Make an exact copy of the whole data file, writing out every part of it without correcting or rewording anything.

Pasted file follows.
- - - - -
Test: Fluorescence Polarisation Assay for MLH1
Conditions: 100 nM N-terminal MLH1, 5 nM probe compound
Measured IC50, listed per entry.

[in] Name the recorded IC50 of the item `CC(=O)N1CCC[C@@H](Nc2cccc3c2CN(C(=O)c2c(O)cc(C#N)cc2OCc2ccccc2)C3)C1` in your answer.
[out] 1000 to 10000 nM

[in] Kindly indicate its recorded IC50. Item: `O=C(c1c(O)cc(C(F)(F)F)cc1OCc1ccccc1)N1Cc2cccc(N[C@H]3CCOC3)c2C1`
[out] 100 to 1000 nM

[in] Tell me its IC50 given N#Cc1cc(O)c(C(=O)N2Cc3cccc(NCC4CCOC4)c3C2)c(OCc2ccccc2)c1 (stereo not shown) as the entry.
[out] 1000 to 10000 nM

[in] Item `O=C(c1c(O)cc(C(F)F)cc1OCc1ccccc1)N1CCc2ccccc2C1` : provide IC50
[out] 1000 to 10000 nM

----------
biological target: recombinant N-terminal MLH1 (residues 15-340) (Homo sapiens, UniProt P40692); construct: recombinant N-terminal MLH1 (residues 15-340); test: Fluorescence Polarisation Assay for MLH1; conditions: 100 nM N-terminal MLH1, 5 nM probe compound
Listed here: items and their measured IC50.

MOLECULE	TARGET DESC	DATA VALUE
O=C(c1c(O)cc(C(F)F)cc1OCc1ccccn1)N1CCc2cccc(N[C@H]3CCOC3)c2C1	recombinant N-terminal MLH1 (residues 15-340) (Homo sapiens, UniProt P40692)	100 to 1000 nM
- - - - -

Test: Fluorescence Polarisation Assay for MLH1
Conditions: 100 nM N-terminal MLH1, 5 nM probe compound
Measured IC50, listed per entry.

[in] Name the recorded IC50 of the item `CC(=O)N1CCC[C@@H](Nc2cccc3c2CN(C(=O)c2c(O)cc(C#N)cc2OCc2ccccc2)C3)C1` in your answer.
[out] 1000 to 10000 nM

[in] Kindly indicate its recorded IC50. Item: `O=C(c1c(O)cc(C(F)(F)F)cc1OCc1ccccc1)N1Cc2cccc(N[C@H]3CCOC3)c2C1`
[out] 100 to 1000 nM

[in] Tell me its IC50 given N#Cc1cc(O)c(C(=O)N2Cc3cccc(NCC4CCOC4)c3C2)c(OCc2ccccc2)c1 (stereo not shown) as the entry.
[out] 1000 to 10000 nM

[in] Item `O=C(c1c(O)cc(C(F)F)cc1OCc1ccccc1)N1CCc2ccccc2C1` : provide IC50
[out] 1000 to 10000 nM

----------
biological target: recombinant N-terminal MLH1 (residues 15-340) (Homo sapiens, UniProt P40692); construct: recombinant N-terminal MLH1 (residues 15-340); test: Fluorescence Polarisation Assay for MLH1; conditions: 100 nM N-terminal MLH1, 5 nM probe compound
Listed here: items and their measured IC50.

MOLECULE	TARGET DESC	DATA VALUE
O=C(c1c(O)cc(C(F)F)cc1OCc1ccccn1)N1CCc2cccc(N[C@H]3CCOC3)c2C1	recombinant N-terminal MLH1 (residues 15-340) (Homo sapiens, UniProt P40692)	100 to 1000 nM